Shaktas are followers of the Goddess Shakti, the divine consort of the Great yogin Shiva. Shakti represents the active aspect of the universe, the energy that runs through every living being and every cosmic process. She is the active female aspect of the Universe, whereas Shiva represents the passive male aspect. She is His Power, but ultimately they are One and the same.
The ultimate aim of the Shakta is to attain, through the practice of rituals and exercises designed to shape and develop his consciousness, a state of being that will allow him to experience the truths contained within the scriptures and mythology of the Shaktas. In other words, the Shakta aims to experience for himself the veracity of the teaching that ultimately he is One and the same as Shiva and Shakti; to achieve the realisation that “[t]he individual/embodied spirit (Jivatma) is one with the transcendent spirit (Paramatma)”. The act of merging oneself with the Deity becomes in effect a form of worship of the Deity, indeed the supreme form of worship.
Avalon explains that the Shaktic scriptures, known as the Tantras, don’t spend a lot time justifying a particular view of the universe, but instead emphasise the necessity of Sadhana i.e., practise, as “the means by which happiness may be attained”. So that those methods that help to bring the initiate closer to certain kinds of validating experiences assume a primacy over any kind of rational speculation. Not that such rational speculation doesn’t contribute towards one’s understanding of the Tantrist teachings — but it must take second place to the attainment of those experiences that ultimately prove the truth of what one must otherwise take on faith (“Attain a pure disposition, and thus only will you attain that certainty, that experience which will render any questions unnecessary”).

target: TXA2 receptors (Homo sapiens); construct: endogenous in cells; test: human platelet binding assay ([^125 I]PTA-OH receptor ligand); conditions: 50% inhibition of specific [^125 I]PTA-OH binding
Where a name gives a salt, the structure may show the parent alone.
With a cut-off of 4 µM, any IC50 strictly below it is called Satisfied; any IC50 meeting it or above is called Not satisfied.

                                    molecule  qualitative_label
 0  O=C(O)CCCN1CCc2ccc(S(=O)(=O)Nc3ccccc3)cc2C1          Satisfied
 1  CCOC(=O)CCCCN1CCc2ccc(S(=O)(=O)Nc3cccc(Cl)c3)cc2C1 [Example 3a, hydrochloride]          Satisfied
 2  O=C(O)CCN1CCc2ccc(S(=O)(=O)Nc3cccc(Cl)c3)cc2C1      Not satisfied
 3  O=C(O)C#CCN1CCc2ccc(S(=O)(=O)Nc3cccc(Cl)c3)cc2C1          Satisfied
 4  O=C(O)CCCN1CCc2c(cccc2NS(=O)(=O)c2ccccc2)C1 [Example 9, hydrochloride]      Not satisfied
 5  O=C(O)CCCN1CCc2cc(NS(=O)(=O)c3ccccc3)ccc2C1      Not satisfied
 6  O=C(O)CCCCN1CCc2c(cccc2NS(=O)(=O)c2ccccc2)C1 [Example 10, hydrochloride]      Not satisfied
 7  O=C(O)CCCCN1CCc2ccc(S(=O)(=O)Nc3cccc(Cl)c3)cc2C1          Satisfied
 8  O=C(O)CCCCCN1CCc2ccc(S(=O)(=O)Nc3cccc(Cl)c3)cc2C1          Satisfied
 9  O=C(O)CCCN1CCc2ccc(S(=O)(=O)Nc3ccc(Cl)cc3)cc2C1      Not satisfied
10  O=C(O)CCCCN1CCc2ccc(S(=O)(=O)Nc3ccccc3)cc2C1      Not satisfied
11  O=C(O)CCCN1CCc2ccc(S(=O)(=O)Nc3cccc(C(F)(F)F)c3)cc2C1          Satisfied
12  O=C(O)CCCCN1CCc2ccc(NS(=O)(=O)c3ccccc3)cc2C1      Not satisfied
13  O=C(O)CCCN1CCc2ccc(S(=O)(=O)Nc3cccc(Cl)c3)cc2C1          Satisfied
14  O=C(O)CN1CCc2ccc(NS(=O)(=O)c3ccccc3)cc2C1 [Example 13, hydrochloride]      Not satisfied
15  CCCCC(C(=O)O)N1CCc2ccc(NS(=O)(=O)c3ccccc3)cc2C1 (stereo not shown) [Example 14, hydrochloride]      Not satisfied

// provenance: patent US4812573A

As Avalon states of the Vedanta in general: “It is a fundamental error to regard [them] as simply a speculative metaphysic in the modern Western sense.” In fact reason is denigrated as a restricted version of the full manifestation of Shakti given in Samadhi. The contents of the Vedanta, it is generally understood, are to be proved by direct experience, experience that is gained through spiritual practice: “nothing (in these matters) is established by argument”.